Ageism: 53 Mundial years added to my life (a day, and a game, and one more for nearly nine hours on the train to Berlin and back -- frankly, the novelty of trains has worn off)
Palllor: Tricolour (might be the last we see of Zidane on this stage, after all)
Forecast: Very hot here (and up in Gelsenkirchen, where England play Portugal)
Blog's going on holiday time for the next couple of days. Happy Canada Day to everyone back home.
Just an add to yesterday's Rating the Stadiums, now that I've been to Berlin:
Olympiastadion, Berlin. This was built for the infamous 1936 Olympics, and to get to it you walk along Jesse-Owens-Allee, where some band was cranking up a pretty rocked up, almost listenable version of Go West, surely the most all-played out of footy anthems. But back to the stadium. It's been pretty much rebuilt, first for the 1974 World Cup, then again for this one. Open at one end -- the Marathon Arch -- it's easily the most massive stadium at this competition, although its maximum capacity is less than that of Dortmund. You sort of feel swallowed up inside it, and I was sitting in a midrange area, about 10 rows up in the upper deck. Allianz Arena, which is almost as big, never feels that way. Outside the stadium are the remains of the smaller, second stadium built for the '36 Olympics -- the press centre tent was located right across the old running track from the weedy stone terraces. Around the grounds many of the old Nazi sculptures are still standing. I'm glad I'll be back here for the final -- I took the S-Bahn out to the stadium from near midtown and a friendly women with a bike was pointing out some wonderful neighbourhoods here. Overall assessment of the Olympic Stadium: A decent place to watch a game, but I'd still rate Dortmund, Munich and Kaiserslautern higher in my ratings.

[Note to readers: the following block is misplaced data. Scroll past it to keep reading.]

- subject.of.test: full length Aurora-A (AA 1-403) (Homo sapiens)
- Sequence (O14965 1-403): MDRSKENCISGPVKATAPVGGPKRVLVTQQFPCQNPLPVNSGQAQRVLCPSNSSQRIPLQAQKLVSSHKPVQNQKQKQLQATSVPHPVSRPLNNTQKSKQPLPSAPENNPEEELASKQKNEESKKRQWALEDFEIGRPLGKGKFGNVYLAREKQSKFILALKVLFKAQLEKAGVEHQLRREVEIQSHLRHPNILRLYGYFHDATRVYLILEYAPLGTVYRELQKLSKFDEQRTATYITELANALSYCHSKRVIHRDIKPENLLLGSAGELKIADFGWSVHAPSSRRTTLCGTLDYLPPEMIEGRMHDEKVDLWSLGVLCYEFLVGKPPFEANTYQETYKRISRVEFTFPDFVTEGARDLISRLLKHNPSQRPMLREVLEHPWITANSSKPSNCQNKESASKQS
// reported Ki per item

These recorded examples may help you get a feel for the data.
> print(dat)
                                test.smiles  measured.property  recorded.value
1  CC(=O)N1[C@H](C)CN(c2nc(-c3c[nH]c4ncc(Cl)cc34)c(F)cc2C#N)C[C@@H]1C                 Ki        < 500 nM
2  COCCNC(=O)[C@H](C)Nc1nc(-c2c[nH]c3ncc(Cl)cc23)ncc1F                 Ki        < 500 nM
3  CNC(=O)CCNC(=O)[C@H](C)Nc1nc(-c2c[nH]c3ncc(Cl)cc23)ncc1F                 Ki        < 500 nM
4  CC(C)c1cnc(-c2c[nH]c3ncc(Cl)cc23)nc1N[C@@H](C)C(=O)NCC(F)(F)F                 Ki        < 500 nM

That's all for today. Like I said, the blog is on long weekend.
Portugal 0, England 0 aet (Portugal wins 3-1 on penalties). Crazy game, as usual. Rooney sent off for stomping on Ricardo Carvalho's privates and shoving (very lightly) his Man United teammate Cristian Ronaldo of Portugal. Down to 10 men, Portugal can't penetrate English packed defence, so it goes to penalties, where Frank Lampard, whose had a haunted look this whole tournament, misses their first to set the tone. Simao, Postiga and finally Cristian Ronaldo with the clincher, while only Owen Hargreaves (on Canada Day, yet) can find the net for England. Portugal's into the semifinals for the first time since 1966, and only the second time ever. And England's goin' 'ome -- again.
France 1, Brazil 0. Now we have us a tournament! The favourites are gone, and a just result too. France never goes negative, Zidane rules the midfield and delivers the perfect 40-metre free kick from the left side to a mystifyingly wide-open Thierry Henry at the far post, and he volleys it into the top of the net. The French were given up for dead until the second half of their final group match with Togo. Now they look like a finalist, with a date against Portugal in the semis coming up on Wednesday in Munich.